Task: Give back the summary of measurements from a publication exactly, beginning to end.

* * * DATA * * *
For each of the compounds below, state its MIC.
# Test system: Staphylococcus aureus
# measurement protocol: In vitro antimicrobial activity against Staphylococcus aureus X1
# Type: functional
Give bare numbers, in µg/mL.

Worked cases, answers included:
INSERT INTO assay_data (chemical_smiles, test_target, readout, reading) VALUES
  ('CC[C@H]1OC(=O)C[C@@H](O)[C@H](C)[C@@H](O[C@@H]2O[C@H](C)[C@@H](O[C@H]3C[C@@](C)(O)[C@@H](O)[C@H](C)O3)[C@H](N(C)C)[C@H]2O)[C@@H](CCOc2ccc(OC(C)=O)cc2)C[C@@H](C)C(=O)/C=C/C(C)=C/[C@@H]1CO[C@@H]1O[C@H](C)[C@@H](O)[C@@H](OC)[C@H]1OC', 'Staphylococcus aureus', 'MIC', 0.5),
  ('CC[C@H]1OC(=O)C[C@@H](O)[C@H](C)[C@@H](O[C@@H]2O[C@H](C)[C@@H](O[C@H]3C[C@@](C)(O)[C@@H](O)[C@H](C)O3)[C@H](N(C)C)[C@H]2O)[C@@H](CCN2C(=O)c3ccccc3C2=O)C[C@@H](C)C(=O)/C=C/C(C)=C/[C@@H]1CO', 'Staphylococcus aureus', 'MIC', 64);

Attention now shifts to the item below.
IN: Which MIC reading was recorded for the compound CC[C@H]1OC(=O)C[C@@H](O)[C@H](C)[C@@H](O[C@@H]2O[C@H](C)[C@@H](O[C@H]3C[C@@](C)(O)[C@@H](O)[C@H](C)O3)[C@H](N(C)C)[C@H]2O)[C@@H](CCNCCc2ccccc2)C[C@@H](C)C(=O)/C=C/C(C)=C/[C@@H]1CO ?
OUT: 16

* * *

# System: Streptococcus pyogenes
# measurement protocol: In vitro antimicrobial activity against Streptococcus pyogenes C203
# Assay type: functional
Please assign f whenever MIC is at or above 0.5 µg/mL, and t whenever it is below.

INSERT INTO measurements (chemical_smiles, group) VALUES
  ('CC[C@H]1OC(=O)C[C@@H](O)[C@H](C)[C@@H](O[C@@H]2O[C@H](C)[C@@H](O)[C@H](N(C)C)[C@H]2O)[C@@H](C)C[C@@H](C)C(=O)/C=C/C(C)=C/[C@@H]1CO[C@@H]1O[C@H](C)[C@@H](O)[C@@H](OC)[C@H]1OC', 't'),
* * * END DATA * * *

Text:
For each of the compounds below, state its MIC.
# Test system: Staphylococcus aureus
# measurement protocol: In vitro antimicrobial activity against Staphylococcus aureus X1
# Type: functional
Give bare numbers, in µg/mL.

Worked cases, answers included:
INSERT INTO assay_data (chemical_smiles, test_target, readout, reading) VALUES
  ('CC[C@H]1OC(=O)C[C@@H](O)[C@H](C)[C@@H](O[C@@H]2O[C@H](C)[C@@H](O[C@H]3C[C@@](C)(O)[C@@H](O)[C@H](C)O3)[C@H](N(C)C)[C@H]2O)[C@@H](CCOc2ccc(OC(C)=O)cc2)C[C@@H](C)C(=O)/C=C/C(C)=C/[C@@H]1CO[C@@H]1O[C@H](C)[C@@H](O)[C@@H](OC)[C@H]1OC', 'Staphylococcus aureus', 'MIC', 0.5),
  ('CC[C@H]1OC(=O)C[C@@H](O)[C@H](C)[C@@H](O[C@@H]2O[C@H](C)[C@@H](O[C@H]3C[C@@](C)(O)[C@@H](O)[C@H](C)O3)[C@H](N(C)C)[C@H]2O)[C@@H](CCN2C(=O)c3ccccc3C2=O)C[C@@H](C)C(=O)/C=C/C(C)=C/[C@@H]1CO', 'Staphylococcus aureus', 'MIC', 64);

Attention now shifts to the item below.
IN: Which MIC reading was recorded for the compound CC[C@H]1OC(=O)C[C@@H](O)[C@H](C)[C@@H](O[C@@H]2O[C@H](C)[C@@H](O[C@H]3C[C@@](C)(O)[C@@H](O)[C@H](C)O3)[C@H](N(C)C)[C@H]2O)[C@@H](CCNCCc2ccccc2)C[C@@H](C)C(=O)/C=C/C(C)=C/[C@@H]1CO ?
OUT: 16

* * *

# System: Streptococcus pyogenes
# measurement protocol: In vitro antimicrobial activity against Streptococcus pyogenes C203
# Assay type: functional
Please assign f whenever MIC is at or above 0.5 µg/mL, and t whenever it is below.

INSERT INTO measurements (chemical_smiles, group) VALUES
  ('CC[C@H]1OC(=O)C[C@@H](O)[C@H](C)[C@@H](O[C@@H]2O[C@H](C)[C@@H](O)[C@H](N(C)C)[C@H]2O)[C@@H](C)C[C@@H](C)C(=O)/C=C/C(C)=C/[C@@H]1CO[C@@H]1O[C@H](C)[C@@H](O)[C@@H](OC)[C@H]1OC', 't'),